Institution is an important determinant of economic growth and development. Contract institution represents a major institution governing economic transactions between private agents. This paper examines how quality of contract institution in source and destination countries influences exports of homogeneous and heterogeneous goods. Using a large sample of cross-country bilateral disaggregate export data, we show that competitive advantages of firms in exports of both homogeneous goods (such as agricultural commodities and minerals) and heterogeneous goods (such as manufactured goods) are eroded by weak contract institution in their source countries. We also find that weak contract institution in the destination countries exerts significant negative impacts on heterogeneous but not homogeneous exports. To explain for the differential source and destination countries’ contract institutional constraints on differentiated exports, we extend the conventional institutional cost theory by taking the differences in relationship specificity of heterogeneous and homogeneous goods into account. Our analysis has policy implications on institutional reform and provides practical location and production strategies for exporting firms.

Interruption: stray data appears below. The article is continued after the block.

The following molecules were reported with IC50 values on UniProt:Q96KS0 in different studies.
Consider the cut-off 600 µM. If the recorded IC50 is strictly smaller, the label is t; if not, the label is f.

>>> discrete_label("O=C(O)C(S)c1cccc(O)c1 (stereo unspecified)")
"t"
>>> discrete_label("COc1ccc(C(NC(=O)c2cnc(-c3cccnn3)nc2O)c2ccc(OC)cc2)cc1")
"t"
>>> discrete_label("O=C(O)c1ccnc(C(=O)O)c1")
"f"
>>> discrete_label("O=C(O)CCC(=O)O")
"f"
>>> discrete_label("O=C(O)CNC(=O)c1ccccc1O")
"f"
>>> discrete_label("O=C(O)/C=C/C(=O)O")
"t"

- product differentiation